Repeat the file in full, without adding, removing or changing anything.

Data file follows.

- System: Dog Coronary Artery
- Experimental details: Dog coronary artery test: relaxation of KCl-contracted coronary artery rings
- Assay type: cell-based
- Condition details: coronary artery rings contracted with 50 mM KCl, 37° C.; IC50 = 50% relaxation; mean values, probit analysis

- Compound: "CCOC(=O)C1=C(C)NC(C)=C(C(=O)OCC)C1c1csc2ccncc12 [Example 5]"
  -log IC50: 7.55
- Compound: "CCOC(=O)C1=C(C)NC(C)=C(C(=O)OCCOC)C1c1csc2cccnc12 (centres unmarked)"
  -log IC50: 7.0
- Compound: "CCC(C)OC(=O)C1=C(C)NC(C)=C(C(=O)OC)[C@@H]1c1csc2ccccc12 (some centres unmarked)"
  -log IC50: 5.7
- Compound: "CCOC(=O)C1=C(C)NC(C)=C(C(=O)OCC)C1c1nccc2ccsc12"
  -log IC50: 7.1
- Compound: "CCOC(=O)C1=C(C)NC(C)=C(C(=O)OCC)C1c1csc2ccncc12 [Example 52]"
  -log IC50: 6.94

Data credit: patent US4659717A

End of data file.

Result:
- System: Dog Coronary Artery
- Experimental details: Dog coronary artery test: relaxation of KCl-contracted coronary artery rings
- Assay type: cell-based
- Condition details: coronary artery rings contracted with 50 mM KCl, 37° C.; IC50 = 50% relaxation; mean values, probit analysis

- Compound: "CCOC(=O)C1=C(C)NC(C)=C(C(=O)OCC)C1c1csc2ccncc12 [Example 5]"
  -log IC50: 7.55
- Compound: "CCOC(=O)C1=C(C)NC(C)=C(C(=O)OCCOC)C1c1csc2cccnc12 (centres unmarked)"
  -log IC50: 7.0
- Compound: "CCC(C)OC(=O)C1=C(C)NC(C)=C(C(=O)OC)[C@@H]1c1csc2ccccc12 (some centres unmarked)"
  -log IC50: 5.7
- Compound: "CCOC(=O)C1=C(C)NC(C)=C(C(=O)OCC)C1c1nccc2ccsc12"
  -log IC50: 7.1
- Compound: "CCOC(=O)C1=C(C)NC(C)=C(C(=O)OCC)C1c1csc2ccncc12 [Example 52]"
  -log IC50: 6.94

Data credit: patent US4659717A